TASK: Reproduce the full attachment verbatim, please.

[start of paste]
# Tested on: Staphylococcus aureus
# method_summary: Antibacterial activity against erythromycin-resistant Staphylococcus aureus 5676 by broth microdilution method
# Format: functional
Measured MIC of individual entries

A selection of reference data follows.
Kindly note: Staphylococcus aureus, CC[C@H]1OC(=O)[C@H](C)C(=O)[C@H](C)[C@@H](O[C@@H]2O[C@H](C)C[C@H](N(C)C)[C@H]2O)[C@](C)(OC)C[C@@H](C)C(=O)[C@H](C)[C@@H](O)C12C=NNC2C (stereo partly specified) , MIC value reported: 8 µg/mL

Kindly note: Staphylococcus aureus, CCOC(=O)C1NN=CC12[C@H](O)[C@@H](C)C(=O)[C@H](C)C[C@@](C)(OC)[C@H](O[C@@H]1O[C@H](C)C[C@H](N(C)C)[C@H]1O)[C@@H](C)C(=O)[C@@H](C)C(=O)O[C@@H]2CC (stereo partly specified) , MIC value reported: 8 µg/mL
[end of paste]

# Tested on: Staphylococcus aureus
# method_summary: Antibacterial activity against erythromycin-resistant Staphylococcus aureus 5676 by broth microdilution method
# Format: functional
Measured MIC of individual entries

A selection of reference data follows.
Kindly note: Staphylococcus aureus, CC[C@H]1OC(=O)[C@H](C)C(=O)[C@H](C)[C@@H](O[C@@H]2O[C@H](C)C[C@H](N(C)C)[C@H]2O)[C@](C)(OC)C[C@@H](C)C(=O)[C@H](C)[C@@H](O)C12C=NNC2C (stereo partly specified) , MIC value reported: 8 µg/mL

Kindly note: Staphylococcus aureus, CCOC(=O)C1NN=CC12[C@H](O)[C@@H](C)C(=O)[C@H](C)C[C@@](C)(OC)[C@H](O[C@@H]1O[C@H](C)C[C@H](N(C)C)[C@H]1O)[C@@H](C)C(=O)[C@@H](C)C(=O)O[C@@H]2CC (stereo partly specified) , MIC value reported: 8 µg/mL